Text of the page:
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David D’Amato joins us to talk about the voluntaryist socialist political philosophy. Is the idea of voluntary socialism as odd as it sounds?

Hosts
Aaron Ross Powell
Director and Editor
Trevor Burrus
Research Fellow, Constitutional Studies
Guests

David S. D’Amato is an attorney, a regular opinion contributor at The Hill, and an expert policy advisor to the Future of Freedom Foundation and the Heartland Institute. His writing has appeared in Forbes, Newsweek, The American Spectator, the Washington Examiner, Investor’s Business Daily, The Daily Caller, RealClearPolicy, Townhall, CounterPunch, and many others, as well as at nonpartisan, nonpartisan policy organizations such as the American Institute for Economic Research, the Centre for Policy Studies, the Institute for Economic Affairs, the Foundation for Economic Education, and the Institute for Ethics and Emerging Technologies, among others. He earned a JD from New England School of Law and an LLM in Global Law and Technology from Suffolk University Law School. He lives and writes in Chicago.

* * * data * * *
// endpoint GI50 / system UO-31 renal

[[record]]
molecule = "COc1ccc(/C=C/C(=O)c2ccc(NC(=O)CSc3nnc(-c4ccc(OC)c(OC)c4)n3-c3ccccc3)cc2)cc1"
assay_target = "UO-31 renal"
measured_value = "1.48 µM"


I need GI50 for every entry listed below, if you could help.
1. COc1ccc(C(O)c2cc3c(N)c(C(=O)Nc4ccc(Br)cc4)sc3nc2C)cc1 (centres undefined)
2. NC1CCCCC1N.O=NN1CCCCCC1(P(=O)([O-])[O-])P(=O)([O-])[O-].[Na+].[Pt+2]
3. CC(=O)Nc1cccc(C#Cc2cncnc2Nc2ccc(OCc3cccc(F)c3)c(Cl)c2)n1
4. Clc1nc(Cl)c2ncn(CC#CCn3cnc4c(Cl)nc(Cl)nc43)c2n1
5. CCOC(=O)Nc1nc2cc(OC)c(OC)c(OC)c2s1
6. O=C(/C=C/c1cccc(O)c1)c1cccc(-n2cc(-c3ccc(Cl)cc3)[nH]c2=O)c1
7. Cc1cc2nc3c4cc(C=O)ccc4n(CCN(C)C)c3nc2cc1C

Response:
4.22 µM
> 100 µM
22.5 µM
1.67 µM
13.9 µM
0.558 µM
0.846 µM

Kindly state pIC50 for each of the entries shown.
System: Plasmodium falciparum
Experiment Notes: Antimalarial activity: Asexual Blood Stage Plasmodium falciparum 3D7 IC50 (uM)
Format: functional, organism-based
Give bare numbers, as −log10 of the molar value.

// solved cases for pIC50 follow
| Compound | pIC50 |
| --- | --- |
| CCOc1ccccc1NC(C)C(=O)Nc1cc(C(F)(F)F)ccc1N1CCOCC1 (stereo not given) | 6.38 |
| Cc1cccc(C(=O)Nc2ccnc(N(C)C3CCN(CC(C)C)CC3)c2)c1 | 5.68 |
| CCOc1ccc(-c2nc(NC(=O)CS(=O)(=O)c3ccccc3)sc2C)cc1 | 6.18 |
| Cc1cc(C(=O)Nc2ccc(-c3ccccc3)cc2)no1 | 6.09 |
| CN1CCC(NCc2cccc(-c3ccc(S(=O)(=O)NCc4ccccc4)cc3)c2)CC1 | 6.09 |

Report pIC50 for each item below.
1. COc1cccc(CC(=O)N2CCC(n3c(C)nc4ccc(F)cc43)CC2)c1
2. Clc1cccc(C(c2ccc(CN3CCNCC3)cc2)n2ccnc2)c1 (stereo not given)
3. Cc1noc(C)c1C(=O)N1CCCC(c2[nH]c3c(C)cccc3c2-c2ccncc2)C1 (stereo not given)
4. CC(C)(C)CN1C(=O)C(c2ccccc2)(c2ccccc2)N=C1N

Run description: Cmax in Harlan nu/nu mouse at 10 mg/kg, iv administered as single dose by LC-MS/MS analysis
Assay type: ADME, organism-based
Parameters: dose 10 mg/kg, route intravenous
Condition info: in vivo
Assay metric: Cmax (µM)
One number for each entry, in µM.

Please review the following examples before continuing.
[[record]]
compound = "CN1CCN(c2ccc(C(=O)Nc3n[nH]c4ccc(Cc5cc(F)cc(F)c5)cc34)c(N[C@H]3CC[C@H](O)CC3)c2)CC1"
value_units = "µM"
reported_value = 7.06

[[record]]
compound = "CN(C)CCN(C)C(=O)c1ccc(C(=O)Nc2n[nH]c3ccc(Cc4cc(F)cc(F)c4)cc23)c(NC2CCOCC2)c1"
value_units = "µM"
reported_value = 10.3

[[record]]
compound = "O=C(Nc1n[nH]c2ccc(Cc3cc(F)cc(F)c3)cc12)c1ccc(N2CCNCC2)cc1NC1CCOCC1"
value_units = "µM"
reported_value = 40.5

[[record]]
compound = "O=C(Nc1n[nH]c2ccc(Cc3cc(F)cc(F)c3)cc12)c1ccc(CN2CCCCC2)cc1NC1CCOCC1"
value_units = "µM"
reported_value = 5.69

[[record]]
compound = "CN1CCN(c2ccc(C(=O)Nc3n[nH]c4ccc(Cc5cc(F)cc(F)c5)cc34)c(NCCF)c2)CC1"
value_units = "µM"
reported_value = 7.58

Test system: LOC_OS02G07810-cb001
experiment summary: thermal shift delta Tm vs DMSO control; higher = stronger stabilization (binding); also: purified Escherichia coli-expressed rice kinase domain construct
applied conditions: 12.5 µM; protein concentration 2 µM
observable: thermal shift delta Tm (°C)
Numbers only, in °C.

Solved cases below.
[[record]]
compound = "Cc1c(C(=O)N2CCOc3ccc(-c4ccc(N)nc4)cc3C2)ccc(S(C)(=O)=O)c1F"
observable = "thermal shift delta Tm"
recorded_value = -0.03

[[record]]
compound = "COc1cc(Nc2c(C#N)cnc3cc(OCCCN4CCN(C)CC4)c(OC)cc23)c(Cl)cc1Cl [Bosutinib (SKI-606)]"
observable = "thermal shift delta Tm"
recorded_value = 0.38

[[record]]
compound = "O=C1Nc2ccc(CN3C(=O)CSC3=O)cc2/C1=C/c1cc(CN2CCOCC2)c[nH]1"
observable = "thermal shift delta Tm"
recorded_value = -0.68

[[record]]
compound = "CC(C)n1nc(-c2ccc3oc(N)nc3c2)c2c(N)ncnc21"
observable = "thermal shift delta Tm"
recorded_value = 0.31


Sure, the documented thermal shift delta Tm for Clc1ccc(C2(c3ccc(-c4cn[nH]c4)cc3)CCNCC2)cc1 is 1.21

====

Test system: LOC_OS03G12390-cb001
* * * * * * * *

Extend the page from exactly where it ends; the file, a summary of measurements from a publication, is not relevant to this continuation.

David D’Amato joins Aaron and Trevor for a conversation about the idea of voluntary socialism through the lens of the individualist anarchists of the 19th century. They discuss the life and philosophy of Benjamin Tucker, Voltairine de Cleyre, and others, and explain how the definitions of socialism and capitalism have changed over the years.

David S. D’Amato is an attorney and a Senior Fellow and Trustee at the Center for a Stateless Society. He earned a JD from New England School of Law and an LLM in Global Law and Technology from Suffolk University Law.

Note: In the show, D’Amato claims that Benjamin Tucker died in the 1920s; he actually passed away in 1939.